Martha Coakley:
As Governor, Martha will have three goals for our healthcare system: expanding access, maintaining quality, and driving down cost. She has already taken the lead on controlling costs, publishing a series of groundbreaking reports that shed light on the cost-drivers in our system, and going forward she will focus on investing in proven prevention, promoting the role of community health centers, and increasing transparency. She is especially committed to improving care for those struggling with mental and behavioral illness and substance abuse; she has called for higher reimbursements for community-based services, more coverage from private insurance, and incentives for greater coordination of care. She believes we must end the stigma associated with mental and behavioral health.

Mark Fisher:
Did not respond but his campaign’s Web page on health care is here.

Steve Grossman:
We need to revolutionize the delivery of health care services to reduce or eliminate health disparities, primarily by significantly increasing our commitment to and investment in community hospitals and health centers. We must also use every appropriate tool to rein in excessive price increases at our largest medical institutions that could severely undermine achieving the goals of Chapter 224. That’s why I oppose the Partners HealthCare deal Martha Coakley has negotiated, which according to the Health Policy Commission, would raise costs by tens of millions of dollars and harm Massachusetts families and businesses. As governor, I plan to lead a serious conversation with the people of Massachusetts concerning single payer as a vehicle for reforming our health payment system, a conversation that the Boston Globe described in its editorial endorsement of me as “precisely what’s in order.”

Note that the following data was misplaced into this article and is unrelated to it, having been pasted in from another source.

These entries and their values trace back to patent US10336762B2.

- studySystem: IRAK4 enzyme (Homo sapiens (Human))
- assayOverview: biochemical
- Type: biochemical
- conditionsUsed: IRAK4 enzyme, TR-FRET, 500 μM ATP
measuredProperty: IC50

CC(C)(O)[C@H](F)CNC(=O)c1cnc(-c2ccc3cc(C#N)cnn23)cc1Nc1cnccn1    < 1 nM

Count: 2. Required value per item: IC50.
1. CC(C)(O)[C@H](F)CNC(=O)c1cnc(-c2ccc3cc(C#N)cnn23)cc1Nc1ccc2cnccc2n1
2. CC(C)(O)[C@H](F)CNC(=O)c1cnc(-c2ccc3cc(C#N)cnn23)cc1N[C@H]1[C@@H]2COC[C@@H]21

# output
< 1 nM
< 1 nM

Note: We don’t include the independents because we focused on the candidates running in the primary.

Christopher Lydon Is Back On WBUR — And Talking Health Care

Christopher Lydon

Christopher Lydon

Mark your calendar (that is, set a smartphone alarm) to tune your dial (that is, set your tablet to livestream WBUR.org) tonight. It’s old news that the lively intellect of Christopher Lydon is back on WBUR, but the fresh news is that tonight, he’s going to be talking health care, with some lofty interlocutors (uh oh, my anticipation seems to be making me channel his vocabulary…) From Radio Open Source:

We’d love to begin the show with some vox pop, as we call it. Please call 617 353 0692 and leave a short message that we can use at the top of the program. Here’s the question: Speaking as a patient, and think of your own health, how is the modern “miracle” medicine working for you?

Our guests in this conversation (9 p.m. Thursday, January 16th on WBUR, Boston at 90.9 FM) will include Dr. Tom Lee, former CEO of Partner’s Healthcare, professor at Harvard Medical School and author of “Eugene Braunwald and the Rise of Modern Medicine”; Dr. Don Berwick, pediatrician and candidate for governor in Massachusetts; and cardiologist Eugene Braunwald.